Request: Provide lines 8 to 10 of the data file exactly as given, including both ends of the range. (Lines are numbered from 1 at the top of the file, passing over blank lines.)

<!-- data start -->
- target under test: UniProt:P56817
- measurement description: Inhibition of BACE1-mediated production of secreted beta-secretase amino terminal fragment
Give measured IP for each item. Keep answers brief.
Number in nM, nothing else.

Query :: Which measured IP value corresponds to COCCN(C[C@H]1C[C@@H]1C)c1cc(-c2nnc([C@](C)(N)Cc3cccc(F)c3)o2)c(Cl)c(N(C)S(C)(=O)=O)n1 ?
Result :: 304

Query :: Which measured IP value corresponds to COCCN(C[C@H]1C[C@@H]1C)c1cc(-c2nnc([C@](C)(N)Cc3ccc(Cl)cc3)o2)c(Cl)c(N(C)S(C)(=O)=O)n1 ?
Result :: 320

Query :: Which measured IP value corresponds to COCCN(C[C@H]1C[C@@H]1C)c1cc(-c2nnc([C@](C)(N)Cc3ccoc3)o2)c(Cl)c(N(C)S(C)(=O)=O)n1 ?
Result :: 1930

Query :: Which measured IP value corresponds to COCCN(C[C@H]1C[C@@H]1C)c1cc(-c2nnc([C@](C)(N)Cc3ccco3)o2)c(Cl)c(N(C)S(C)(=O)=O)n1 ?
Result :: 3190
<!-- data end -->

Result :: 320

Query :: Which measured IP value corresponds to COCCN(C[C@H]1C[C@@H]1C)c1cc(-c2nnc([C@](C)(N)Cc3ccoc3)o2)c(Cl)c(N(C)S(C)(=O)=O)n1 ?
Result :: 1930